What about other issues, such as isolation? The header-generating tool might be able to help with some of the issues there by creating “well behaved” header files. For instance it might generate preprocessor code that saves and restores the state of macros inside the context of the file, or generating headers that don’t use any preprocessor features other than perhaps for guard macros at the beginning and end of the file. But what would likely be more useful is some sort of tool to analyze your headers. I’ll give a few simple examples. It could look for isolation issues such as two different header files in your INCLUDE path with the same file name or that use the same guard macro. It could find headers that don’t have proper guard macros. It could build a dependency graph that shows you how one header’s definitions impact the definitions another, and what the include graph looks like for particular headers and source files.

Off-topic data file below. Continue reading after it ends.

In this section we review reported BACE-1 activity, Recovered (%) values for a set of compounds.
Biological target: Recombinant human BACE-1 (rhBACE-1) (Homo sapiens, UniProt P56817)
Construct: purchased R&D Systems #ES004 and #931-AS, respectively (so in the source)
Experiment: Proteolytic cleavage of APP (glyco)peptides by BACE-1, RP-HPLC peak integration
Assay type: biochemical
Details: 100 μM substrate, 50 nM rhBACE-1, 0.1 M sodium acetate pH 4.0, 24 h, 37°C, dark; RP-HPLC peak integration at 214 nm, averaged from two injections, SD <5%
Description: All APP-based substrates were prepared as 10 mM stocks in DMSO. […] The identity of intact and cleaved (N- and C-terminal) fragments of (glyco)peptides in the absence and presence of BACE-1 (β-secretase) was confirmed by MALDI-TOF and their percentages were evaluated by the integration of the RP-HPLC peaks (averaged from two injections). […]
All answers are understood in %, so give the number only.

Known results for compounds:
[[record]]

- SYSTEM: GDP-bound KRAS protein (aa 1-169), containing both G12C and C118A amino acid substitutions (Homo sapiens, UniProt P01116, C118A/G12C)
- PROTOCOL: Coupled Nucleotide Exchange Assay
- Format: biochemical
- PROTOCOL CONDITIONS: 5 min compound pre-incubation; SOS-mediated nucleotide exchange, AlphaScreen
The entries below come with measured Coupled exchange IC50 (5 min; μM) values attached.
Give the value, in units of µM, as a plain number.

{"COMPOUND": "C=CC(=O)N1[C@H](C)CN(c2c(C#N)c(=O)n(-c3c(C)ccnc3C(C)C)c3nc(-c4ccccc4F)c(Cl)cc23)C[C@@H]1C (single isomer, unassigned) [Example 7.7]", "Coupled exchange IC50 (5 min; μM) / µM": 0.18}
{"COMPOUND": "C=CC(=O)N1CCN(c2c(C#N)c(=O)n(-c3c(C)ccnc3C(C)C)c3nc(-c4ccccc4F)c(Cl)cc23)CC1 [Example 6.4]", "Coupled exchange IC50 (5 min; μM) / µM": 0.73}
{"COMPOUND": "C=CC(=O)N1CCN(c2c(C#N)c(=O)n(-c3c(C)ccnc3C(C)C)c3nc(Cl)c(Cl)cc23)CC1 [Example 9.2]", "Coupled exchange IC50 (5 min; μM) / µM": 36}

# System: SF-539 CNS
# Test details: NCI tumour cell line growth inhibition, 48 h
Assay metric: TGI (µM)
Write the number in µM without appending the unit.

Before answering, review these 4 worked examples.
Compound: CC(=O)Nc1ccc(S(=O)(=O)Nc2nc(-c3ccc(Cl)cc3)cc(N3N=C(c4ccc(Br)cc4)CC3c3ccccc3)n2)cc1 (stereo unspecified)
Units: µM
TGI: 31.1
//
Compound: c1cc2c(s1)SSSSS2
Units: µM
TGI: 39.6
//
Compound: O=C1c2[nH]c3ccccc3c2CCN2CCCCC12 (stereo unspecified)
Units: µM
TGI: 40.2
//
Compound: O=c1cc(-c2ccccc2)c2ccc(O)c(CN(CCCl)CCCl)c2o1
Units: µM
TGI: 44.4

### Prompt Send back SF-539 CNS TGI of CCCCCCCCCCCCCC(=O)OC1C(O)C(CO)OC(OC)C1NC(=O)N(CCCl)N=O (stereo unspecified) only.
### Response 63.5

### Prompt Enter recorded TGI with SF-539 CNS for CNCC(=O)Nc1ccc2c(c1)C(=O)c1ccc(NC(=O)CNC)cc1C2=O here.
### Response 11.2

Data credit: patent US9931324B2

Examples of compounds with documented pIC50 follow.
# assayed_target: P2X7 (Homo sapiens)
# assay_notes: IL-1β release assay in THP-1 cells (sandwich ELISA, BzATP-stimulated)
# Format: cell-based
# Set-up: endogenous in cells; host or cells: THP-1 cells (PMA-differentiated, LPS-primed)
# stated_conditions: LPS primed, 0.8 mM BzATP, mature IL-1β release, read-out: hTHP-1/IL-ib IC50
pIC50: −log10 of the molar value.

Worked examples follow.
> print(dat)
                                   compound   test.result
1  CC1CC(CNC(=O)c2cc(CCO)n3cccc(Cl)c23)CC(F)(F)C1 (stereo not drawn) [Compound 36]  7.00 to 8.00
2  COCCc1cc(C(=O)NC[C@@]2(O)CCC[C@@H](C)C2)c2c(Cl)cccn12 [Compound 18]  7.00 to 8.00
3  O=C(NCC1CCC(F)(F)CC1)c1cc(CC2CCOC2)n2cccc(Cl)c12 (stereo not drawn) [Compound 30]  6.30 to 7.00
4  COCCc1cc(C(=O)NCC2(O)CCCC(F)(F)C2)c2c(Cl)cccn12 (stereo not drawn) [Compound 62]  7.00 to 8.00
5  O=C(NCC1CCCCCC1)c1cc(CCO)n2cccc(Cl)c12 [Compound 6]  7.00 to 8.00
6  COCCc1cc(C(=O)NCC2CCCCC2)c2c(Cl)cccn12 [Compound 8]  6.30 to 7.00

Such an analysis tool might help you get your build times down as well. For instance it could scan your source files and tell you that it is unnecessary to include a particular header because none of the declarations are used. Or it might tell you that instead of including foo.h which includes bar.h, you could just include the latter because this particular source file only uses declarations from bar.h.
I’m afraid I’ve used up my time and space for this post, but I hope it was an interesting read, and got you thinking about what features regarding the preprocessor and header files might make you more productive in your C and C++ codebase. Please leave comments if you liked these ideas, didn’t like them, or have your own.
Thanks for reading!